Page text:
No flames for ‘Flames’: Discovering Sedaris

This summer I decided I liked David Sedaris without having ever read a single word from one of his six collections of short stories. I don’t know why I did this, but it’s something that happens rather frequently. Usually once I decide that I’m interested in something, I watch or read everything I can find on the subject. Then miraculously I am not only an expert on the subject but I actually enjoy my chosen area of expertise.

What I did not prepare for, however, was not enjoying Sedaris’s Me Talk Pretty One Day while I was in Boston, riding the T. I accredit this surprising occurrence to the fact that I had also decided to like the T before ever riding it. If there is one thing I have learned from this habit, it is that my chosen “interests” should never be combined.

Perplexed but undeterred, I told myself again: I am going to like David Sedaris. This is why I then read his other works and his most recent collection of essays, When You Are Engulfed in Flames. And somewhere in between Harvard Avenue and South Hadley, I found out that I really do enjoy Sedaris and his reflections on seemingly mundane subjects.

As in Sedaris’s earlier collections, the essays in Flames focus on those he knows best—his family, his boyfriend Hugh and his friends. With Sedaris’s distinctive storytelling ability that blends keen observations with unmatched humor, these very real people become characters and in essence the glue that holds his works together. But it is Sedaris himself who becomes his stories’ best character, whether he is central to story’s plot (That’s Amore) or just the narrator (Buddy, Can You Spare a Tie?).

Then there are stories about the people who change your life, such as a traumatizing childhood babysitter (The Understudy) or an irritating airplane seatmate (Solution to Saturday’s Puzzle).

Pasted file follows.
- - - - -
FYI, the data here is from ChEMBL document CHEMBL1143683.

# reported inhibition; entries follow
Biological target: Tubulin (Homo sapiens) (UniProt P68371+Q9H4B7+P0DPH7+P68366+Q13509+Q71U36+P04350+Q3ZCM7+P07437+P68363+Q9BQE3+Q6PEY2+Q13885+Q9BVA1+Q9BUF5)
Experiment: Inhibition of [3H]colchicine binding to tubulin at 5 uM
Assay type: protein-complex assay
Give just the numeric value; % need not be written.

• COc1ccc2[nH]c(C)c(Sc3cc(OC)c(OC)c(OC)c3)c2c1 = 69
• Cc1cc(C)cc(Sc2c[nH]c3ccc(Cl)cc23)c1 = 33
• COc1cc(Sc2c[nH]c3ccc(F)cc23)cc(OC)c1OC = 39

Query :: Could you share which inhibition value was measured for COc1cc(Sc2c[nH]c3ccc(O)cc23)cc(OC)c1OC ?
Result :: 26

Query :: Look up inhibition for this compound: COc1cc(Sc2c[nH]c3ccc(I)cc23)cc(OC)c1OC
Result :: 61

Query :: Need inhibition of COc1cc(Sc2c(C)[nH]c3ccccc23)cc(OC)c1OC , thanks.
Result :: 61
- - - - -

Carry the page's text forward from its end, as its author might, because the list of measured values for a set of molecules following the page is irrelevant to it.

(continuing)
Sedaris’s storytelling skills are at their best when he recounts his attempts to quit smoking over a stay in Japan in Flames’ final essay, The Smoking Section. In this three-part story, the author describes his life as a smoker with the brand of humor that has become the Sedaris standard. It is his uncanny ability to tell his personal stories in a way that at once feels familiar and reminds us to see the lighter side of life.

Flames is yet another excellent compilation of humor writing by the one and only Sedaris. Having read six of his essay collections in the last three months, I can finally vouch for their worth. Sedaris’s writing is witty and hilarious while at the same time sentimental and touching.

Just never read his work while riding public transportation: although you might feel as though you are in one of his stories, it is not the way to truly appreciate Sedaris.

When You Are Engulfed in Flames
David Sedaris
323 pp. Little, Brown & Company.

Source: Mount Holyoke News, Books

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